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BordahBee

Introduction

This game, and its strange name popped into my mind when I saw mention of the game “Tandem Chess.” I quickly looked at that game, in hopes that it was not the one I had envisioned… it is not. As for the name, “BordahBee” it is a loose phonetic representation for “Board A, Board B.” Winning Conditions: You can win by capturing either one of your opponent's kings, or, if your opponent cannot move on both board during a turn. Moving into check is allowed.

Setup

Two standard chessboards with initial setups. Board A and Board B both have White Pieces at the same compass edge.

Pieces

Standard. Two sets of men required. Two 8x8 boards required.

Rules

Player 1 sits facing the white pieces on two ordinary chess boards, Board A and Board B., with Board A being to his left.

Player 2 sits facing the black pieces. Board A is to his right. Thus Board A is Board A for both players. The significance of “Board A” and “Board B” labels is that there will be two separate games going on simultaneously, and that a players move on one board directly impacts his “same-turn move” on the other board.

White moves first on either board (A or B). He then moves on the remaining board. But, whatever he moved on the first board has a direct influence on the other, for movement is dictated as follows:

A TURN for a player involves either Moving on Board A, then Moving on Board B, or; Moving on Board B, then Moving on Board A. Players may alternate which board they move first on for each turn.

To Move a King at the beginning of a turn (on the first board of the Turn at hand) (which can be a move for Board A or Board B) – You must move a Queen or Rook or King on other board after you move your King.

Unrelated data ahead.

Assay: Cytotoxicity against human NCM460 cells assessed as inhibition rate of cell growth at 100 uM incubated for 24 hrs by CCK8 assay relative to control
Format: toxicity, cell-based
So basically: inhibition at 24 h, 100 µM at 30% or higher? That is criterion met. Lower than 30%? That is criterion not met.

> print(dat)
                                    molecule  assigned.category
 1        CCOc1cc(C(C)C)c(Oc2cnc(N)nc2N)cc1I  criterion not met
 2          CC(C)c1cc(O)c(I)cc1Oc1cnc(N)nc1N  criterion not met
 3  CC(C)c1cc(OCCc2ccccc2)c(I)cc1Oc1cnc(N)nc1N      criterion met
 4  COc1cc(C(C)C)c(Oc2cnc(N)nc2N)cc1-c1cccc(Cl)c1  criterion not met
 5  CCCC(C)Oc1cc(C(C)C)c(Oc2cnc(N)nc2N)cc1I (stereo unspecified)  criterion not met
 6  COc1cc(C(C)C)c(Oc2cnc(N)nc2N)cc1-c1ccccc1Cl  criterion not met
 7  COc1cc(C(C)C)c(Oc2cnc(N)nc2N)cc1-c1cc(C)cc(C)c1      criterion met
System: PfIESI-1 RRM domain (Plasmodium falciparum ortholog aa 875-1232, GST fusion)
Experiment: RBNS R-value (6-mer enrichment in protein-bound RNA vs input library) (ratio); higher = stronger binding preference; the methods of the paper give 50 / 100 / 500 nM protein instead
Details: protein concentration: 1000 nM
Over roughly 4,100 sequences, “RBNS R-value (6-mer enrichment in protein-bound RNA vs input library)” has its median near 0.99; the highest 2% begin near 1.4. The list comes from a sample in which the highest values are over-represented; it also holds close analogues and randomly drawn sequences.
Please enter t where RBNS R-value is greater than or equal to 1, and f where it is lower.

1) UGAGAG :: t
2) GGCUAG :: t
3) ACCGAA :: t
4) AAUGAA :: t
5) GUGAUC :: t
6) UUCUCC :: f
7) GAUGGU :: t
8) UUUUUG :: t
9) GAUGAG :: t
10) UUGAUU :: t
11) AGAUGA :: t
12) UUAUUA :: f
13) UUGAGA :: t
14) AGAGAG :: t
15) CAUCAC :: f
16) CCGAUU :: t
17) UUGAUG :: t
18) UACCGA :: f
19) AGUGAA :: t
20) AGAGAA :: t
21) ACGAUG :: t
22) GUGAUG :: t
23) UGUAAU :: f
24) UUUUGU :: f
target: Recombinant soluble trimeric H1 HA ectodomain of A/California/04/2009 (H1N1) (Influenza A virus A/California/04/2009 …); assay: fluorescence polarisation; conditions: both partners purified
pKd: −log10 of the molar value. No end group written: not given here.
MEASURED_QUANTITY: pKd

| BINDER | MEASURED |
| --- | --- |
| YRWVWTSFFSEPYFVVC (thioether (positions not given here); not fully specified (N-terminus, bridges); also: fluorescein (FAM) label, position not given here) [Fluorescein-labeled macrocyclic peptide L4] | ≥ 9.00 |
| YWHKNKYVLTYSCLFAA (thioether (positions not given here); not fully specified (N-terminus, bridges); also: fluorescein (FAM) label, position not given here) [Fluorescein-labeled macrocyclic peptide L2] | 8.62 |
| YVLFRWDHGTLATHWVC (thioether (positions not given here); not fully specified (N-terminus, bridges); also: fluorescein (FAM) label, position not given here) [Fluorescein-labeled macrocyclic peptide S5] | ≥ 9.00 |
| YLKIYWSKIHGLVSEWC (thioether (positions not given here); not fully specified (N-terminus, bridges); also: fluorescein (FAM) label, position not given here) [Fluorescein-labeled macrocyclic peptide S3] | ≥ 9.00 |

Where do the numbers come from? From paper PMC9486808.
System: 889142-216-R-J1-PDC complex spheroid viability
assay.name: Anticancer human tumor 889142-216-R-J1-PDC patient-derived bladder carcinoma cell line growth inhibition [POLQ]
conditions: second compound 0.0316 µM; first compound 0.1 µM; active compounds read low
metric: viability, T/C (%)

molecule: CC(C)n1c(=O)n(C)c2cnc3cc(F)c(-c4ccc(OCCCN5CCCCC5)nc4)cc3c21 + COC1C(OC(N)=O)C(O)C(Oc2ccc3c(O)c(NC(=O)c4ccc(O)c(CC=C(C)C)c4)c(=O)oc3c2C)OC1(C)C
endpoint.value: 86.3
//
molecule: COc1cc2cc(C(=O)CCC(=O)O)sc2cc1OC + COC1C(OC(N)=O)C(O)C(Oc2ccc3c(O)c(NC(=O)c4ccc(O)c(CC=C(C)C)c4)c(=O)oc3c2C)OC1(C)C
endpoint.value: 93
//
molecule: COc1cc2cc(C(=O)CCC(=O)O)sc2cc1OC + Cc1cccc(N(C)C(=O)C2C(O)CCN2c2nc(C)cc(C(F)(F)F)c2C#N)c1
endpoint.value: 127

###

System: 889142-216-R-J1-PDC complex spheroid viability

To move a Queen at the beginning of a turn – You must follow with a move of King or Rook on the second board. Otherwise your Queen is immobile.

To move a Rook at the beginning of a turn – You must follow with movement of King or Queen on the other. Otherwise your Rook is immobile.

To move a Knight at the beginning of a turn – You must follow with movement of a Bishop or a Pawn on the other board.

To move a Bishop at the beginning of a turn – You must follow with movement of a Knight or a Pawn on the other board.

To move a Pawn at the beginning of a turn – You must follow with movement of a Knight or a Bishop on the other board.

These rules allow for Pawn en passant. They also allow for promotion.

These rules allow for castling. Castling counts as movement of King and Rook… but is a special condition. So, if you castle on your first board of movement… on the second board you could castle, or move the King individually, or move a Rook individually, or even move a Queen.

Win by capturing either one of the opponent’s Kings. There is no stalemate. One player may have no option but to move both Kings at one point in the game, EVEN IF ONE OR BOTH MUST MOVE INTO CHECK... this is possible and allowed. The other player, upon capturing either King, would then win.

You will also win if your opponent cannot move on both board during a turn.

The following helps simplify the movement concepts

Remember: To move the first designated piece on a board, you must follow it with a move of a piece after the “>>” on the other board.

K >> Q or R or K Q >> K or R R >> K or Q

N >> P or B B >> N or P P >> B or N

Example of a Possible Game Beginning:

White moves 1. Pawn e2-e4 on board B, he must now move a Knight or Bishop on Board A. Bishops can’t move yet (they are blocked by Pawns) so he moves 1. N g1-f3.

Blacks move 1. He decides to move on Board A first. He plays

1. … Pawn d7-d6. Now on Board B he must move a Knight on Board B,

he plays 1. … N b8-c6.

Move 2. White moves his f1 Bishop on Board B to c4. On Board A he must now move a Knight or a Pawn. He plays Pawn a2-a3.

Black moves, this time he starts with Board B (but he could start with either board)…

2. … he plays P e7-e6. On Board A he must now move a Knight or Bishop.

So, 2…. N g8-f6.

And the game continues. Remember, you can move first on whichever board you want. You can switch this on each turn.

Board A Board B

1. N g1-f3 P d7-d6 1. P e2-e4 N b8-c6

2. P a2-a3 N g8-f6 2. B f1-c4 P e7-e6

These moves give us the position shown at the beginning of the rules.

Notes

Two teams of players (4 people can play). Two people would play at Board A, and two at Board B. The movement rules would remain the same.

Opening graphic created with Arena 1.1 and Microsoft Paint.

A link to a BordahBee game courier pre-set follows.

/play/pbm/play.php?game%3DBordahBee%26settings%3DAlfaerie



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By Gary K. Gifford.
Web page created: 2006-04-13. Web page last updated: 2006-04-13